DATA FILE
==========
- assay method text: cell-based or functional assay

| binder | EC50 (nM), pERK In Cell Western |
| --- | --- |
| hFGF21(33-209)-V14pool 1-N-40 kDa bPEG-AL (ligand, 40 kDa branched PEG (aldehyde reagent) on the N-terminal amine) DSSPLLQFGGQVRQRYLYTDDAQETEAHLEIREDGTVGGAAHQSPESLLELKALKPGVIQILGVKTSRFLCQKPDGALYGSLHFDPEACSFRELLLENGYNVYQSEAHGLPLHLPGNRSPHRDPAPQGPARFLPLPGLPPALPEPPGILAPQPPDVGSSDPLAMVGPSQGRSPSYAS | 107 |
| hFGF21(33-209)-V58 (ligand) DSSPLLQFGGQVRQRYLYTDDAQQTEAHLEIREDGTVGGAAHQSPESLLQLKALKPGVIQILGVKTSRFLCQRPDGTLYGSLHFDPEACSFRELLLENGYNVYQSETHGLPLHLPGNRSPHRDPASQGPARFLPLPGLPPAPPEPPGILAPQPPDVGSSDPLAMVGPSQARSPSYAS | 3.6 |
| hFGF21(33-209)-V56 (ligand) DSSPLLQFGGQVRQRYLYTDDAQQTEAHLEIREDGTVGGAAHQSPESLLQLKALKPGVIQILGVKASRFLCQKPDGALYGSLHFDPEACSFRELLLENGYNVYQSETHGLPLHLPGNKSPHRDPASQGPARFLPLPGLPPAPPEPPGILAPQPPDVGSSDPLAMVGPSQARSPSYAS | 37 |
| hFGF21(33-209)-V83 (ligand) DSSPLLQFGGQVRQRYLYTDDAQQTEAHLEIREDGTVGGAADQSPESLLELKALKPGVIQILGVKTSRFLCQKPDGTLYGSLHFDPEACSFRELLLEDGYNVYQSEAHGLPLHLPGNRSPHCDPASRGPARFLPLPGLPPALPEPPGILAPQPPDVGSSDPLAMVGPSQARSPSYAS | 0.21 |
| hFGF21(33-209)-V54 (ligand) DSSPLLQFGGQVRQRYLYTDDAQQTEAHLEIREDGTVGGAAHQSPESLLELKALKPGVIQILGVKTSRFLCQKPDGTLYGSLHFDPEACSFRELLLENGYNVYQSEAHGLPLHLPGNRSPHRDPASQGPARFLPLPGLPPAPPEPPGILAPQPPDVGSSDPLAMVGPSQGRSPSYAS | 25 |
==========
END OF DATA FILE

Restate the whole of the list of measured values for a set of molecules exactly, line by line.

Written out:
- assay method text: cell-based or functional assay

| binder | EC50 (nM), pERK In Cell Western |
| --- | --- |
| hFGF21(33-209)-V14pool 1-N-40 kDa bPEG-AL (ligand, 40 kDa branched PEG (aldehyde reagent) on the N-terminal amine) DSSPLLQFGGQVRQRYLYTDDAQETEAHLEIREDGTVGGAAHQSPESLLELKALKPGVIQILGVKTSRFLCQKPDGALYGSLHFDPEACSFRELLLENGYNVYQSEAHGLPLHLPGNRSPHRDPAPQGPARFLPLPGLPPALPEPPGILAPQPPDVGSSDPLAMVGPSQGRSPSYAS | 107 |
| hFGF21(33-209)-V58 (ligand) DSSPLLQFGGQVRQRYLYTDDAQQTEAHLEIREDGTVGGAAHQSPESLLQLKALKPGVIQILGVKTSRFLCQRPDGTLYGSLHFDPEACSFRELLLENGYNVYQSETHGLPLHLPGNRSPHRDPASQGPARFLPLPGLPPAPPEPPGILAPQPPDVGSSDPLAMVGPSQARSPSYAS | 3.6 |
| hFGF21(33-209)-V56 (ligand) DSSPLLQFGGQVRQRYLYTDDAQQTEAHLEIREDGTVGGAAHQSPESLLQLKALKPGVIQILGVKASRFLCQKPDGALYGSLHFDPEACSFRELLLENGYNVYQSETHGLPLHLPGNKSPHRDPASQGPARFLPLPGLPPAPPEPPGILAPQPPDVGSSDPLAMVGPSQARSPSYAS | 37 |
| hFGF21(33-209)-V83 (ligand) DSSPLLQFGGQVRQRYLYTDDAQQTEAHLEIREDGTVGGAADQSPESLLELKALKPGVIQILGVKTSRFLCQKPDGTLYGSLHFDPEACSFRELLLEDGYNVYQSEAHGLPLHLPGNRSPHCDPASRGPARFLPLPGLPPALPEPPGILAPQPPDVGSSDPLAMVGPSQARSPSYAS | 0.21 |
| hFGF21(33-209)-V54 (ligand) DSSPLLQFGGQVRQRYLYTDDAQQTEAHLEIREDGTVGGAAHQSPESLLELKALKPGVIQILGVKTSRFLCQKPDGTLYGSLHFDPEACSFRELLLENGYNVYQSEAHGLPLHLPGNRSPHRDPASQGPARFLPLPGLPPAPPEPPGILAPQPPDVGSSDPLAMVGPSQGRSPSYAS | 25 |